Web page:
Maybe this has happened to you – You’re with a group of friends and the discussion takes a very uncomfortable twist against what you believe as a Christian. You know you should say something…but you don’t out of fear or awkwardness. Then you spend the rest of the night kicking yourself for being such a coward. It’s not that you blatantly denied or rejected Jesus in public…but in a way, you did. Speaking out about the fact and truth of the Gospel is hard, and rejection by some is inevitable…but that shouldn’t silence us from speaking out about what we believe in.
None of us is immune to grief, suffering, and troubles…for they are just part of this journey we call life. But it’s good to reflect on the attributes of the Lord spoken of in this Scripture today. God’s love for us is everlasting and unconditional…for there is nothing in and of ourselves we can do to obtain this love…it is a free gift given by grace not our works. But also there is nothing so terrible we can ever do that this love can’t reach us. Mercy and kindness are central to God’s character, and it’s out of this great love for us that we can find forgiveness of sins and eternal life.
The word that stands out in this Scripture to me is the word always…repeated four times in this short sentence. So, what does always really mean? Well, according to Webster, it means, at all times. Thus, this verse shows us what true unselfish love should look like. It’s the type of love that is constantly looking for the good in people…believing in and expecting for the very best. It’s a love that will bear up under a load of misery, adversity, persecution, and provocation with faith, hope, and a smile…thinking of others first. And just like the love of Christ, unselfish love never fails, and never gives up on others.
If you want to see what a person is truly made of…put them in a long line, in the hot sun, waiting for something that may or may not arrive on time. That’s when frustration and impatience boils over into selfish love. This verse is interesting in that all it speaks of are examples of selfish love…of self-centered, looking out for #1 love that only thinks of itself. We all have the opportunity daily to choose what type of love we’ll portray to the world…the love of Christ or the selfish love of the world. And as Believers, we are to be an example of Christ’s love to others…unfortunately, whether we’re a good example or a bad one.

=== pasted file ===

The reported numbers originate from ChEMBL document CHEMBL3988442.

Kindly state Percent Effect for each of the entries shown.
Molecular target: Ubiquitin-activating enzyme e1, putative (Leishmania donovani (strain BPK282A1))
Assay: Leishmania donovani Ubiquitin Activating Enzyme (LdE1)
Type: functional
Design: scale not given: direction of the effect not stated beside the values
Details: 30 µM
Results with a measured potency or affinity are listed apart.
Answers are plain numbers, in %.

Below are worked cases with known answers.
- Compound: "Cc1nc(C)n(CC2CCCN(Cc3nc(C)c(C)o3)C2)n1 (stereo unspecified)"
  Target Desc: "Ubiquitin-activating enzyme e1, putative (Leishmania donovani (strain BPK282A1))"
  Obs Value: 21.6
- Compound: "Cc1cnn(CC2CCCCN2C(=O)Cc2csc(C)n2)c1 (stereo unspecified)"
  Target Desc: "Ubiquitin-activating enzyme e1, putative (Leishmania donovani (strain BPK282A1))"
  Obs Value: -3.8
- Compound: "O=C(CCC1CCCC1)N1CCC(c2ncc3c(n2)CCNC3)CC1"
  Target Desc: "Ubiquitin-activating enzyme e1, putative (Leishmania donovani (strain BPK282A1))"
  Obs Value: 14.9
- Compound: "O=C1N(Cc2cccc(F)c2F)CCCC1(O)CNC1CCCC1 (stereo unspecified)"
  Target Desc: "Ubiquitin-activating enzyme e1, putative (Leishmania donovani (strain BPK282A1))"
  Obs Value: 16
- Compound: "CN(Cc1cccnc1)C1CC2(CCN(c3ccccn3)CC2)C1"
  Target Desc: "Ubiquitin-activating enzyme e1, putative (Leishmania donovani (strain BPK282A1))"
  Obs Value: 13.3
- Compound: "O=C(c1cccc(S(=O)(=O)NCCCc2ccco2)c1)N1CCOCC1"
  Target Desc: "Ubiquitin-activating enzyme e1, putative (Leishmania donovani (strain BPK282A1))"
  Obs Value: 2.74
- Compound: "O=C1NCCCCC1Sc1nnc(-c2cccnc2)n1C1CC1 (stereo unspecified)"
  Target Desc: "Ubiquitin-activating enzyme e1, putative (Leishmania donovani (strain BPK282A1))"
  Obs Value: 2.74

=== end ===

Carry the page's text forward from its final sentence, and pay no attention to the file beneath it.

You are the work of God’s hands…lovingly created with unique abilities, gifts, talents, and passions. When God made you, He had the eye of an artist and the soul of a poet as He formed you…for you are truly a work of art to behold. There is no one like you, for you are God’s workmanship…created to be like Him in true righteousness and holiness (Ephesians 4:24)…and eager to do what is good. (Titus 2:14)
We can’t force others into peaceful co-existence with us…we can only control how we react and behave around angry people. You know the ones…people with huge chips on their shoulders…always thinking the world is out to get them. It takes a conscious decision of the will on our part not to take the bait when attacked. It takes lots of deep breaths and determination not to lower ourselves down to that level…and sometimes, it takes just walking away for a few minutes to regain our composure and pray. “Lord, help me look past the angry hostility and see rather the hurt, the fear, the frustration. Allow me Lord to see this person through Your eyes and how I may show Your love to them.” Amen
I love nightlights! I’ll admit I have at least 8 spread throughout the house, casting their subtle radiance so I won’t trip and fall in the dark. God’s truth is like a nightlight into our darkness…showing us His way so we won’t stumble. But when we choose to not live by the light of His truth, we are easily deceived and blinded by lies that only foster hatred and distrust against our fellow-man. When we love one another, the light of God’s truth illuminates situations, obstacles, and personalities for what they really are…exposing hurting hearts and revealing with honesty how we’re more alike than different.